When you’re facing challenges, you can feel completely isolated and as if no one else knows what you’re going through. But self-compassion includes being realistic so you remind yourself that everyone struggles at times, you aren’t alone in your pain and it will get better.

If you practice self-compassion you can comfort yourself up so you spend less time pitying yourself.

Myth #6 To be self-compassionate you need high self-esteem

Self-compassion can be mistaken for self-esteem, but they aren’t the same thing.

The amount of self-esteem you have depends on achieving goals and feeling accomplished, so if you aren’t doing well or are going through a hard time, you can have less self-esteem than normal. But self-compassion stays consistent because it’s a way of speaking to yourself. You change the tone and content of what you say to yourself depending on how well or badly you’re doing, but the attitude of self-compassion – that you don’t shame yourself for mistakes and failures – stays the same.

People who practice self-compassion can still struggle with their self-esteem, but they don’t let their accomplishments determine their self-worth.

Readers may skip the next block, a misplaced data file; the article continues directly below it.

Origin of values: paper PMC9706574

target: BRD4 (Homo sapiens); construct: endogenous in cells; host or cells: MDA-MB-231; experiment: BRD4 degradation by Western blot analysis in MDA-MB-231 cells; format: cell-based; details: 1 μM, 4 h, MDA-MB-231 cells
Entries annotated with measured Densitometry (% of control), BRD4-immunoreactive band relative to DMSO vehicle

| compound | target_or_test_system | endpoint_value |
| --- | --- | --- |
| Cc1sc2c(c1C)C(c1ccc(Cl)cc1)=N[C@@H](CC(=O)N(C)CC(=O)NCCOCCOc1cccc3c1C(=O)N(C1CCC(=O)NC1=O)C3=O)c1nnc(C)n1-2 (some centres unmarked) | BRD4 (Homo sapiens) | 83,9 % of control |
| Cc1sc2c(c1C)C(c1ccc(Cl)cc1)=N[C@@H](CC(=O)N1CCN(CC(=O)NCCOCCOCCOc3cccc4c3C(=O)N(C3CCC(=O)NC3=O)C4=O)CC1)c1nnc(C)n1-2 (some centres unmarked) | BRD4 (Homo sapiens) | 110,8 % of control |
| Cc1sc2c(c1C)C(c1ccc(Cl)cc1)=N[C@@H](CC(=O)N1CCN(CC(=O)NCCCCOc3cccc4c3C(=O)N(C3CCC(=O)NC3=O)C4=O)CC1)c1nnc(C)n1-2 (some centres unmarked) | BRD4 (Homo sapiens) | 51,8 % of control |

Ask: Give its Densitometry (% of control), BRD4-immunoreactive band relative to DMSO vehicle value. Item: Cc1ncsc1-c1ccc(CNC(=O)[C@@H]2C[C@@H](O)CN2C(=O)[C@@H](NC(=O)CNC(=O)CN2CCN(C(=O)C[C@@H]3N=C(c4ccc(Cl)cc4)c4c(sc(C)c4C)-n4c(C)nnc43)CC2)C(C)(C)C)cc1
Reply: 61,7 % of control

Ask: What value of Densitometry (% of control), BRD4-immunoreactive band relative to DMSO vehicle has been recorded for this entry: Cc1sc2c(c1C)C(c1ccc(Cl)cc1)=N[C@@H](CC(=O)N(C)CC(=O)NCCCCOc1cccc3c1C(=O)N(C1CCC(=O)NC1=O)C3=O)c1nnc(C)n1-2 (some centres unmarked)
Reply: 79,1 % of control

Myth #7 Self-compassion is toxic positivity

Self-compassion includes emphasising the positivity in a situation and not letting hardships overwhelm you, but it doesn’t require people to shut out all negative emotions.

When you practice self-compassion, you ask yourself how challenging situations make you feel, but you’re also realistic about these feelings. You might feel like every single person in your office thinks you’re an idiot because of how badly a presentation went. Applying self-compassion in a situation like this could be acknowledging how embarrassed you are but also reminding yourself that everyone has performed badly in public and eventually your colleagues will forget all about what you did. When you’re ready, you could even look for reasons to be positive about the situation, such as at least now everyone knows your name. You let yourself experience the negative emotions, but you don’t let them control you.

Choosing to practice self-compassion doesn’t mean you have to be positive all the time – it means choosing to be realistic about hardships instead of thinking the worst.

You don’t have to be critical of yourself to learn from your mistakes, and you can hold yourself accountable and learn from your failures without being too hard on yourself.

By striking a balance between abusing yourself for every mistake you make and never criticising yourself, you can learn from your failures and guide yourself towards being the version of yourself you want to be.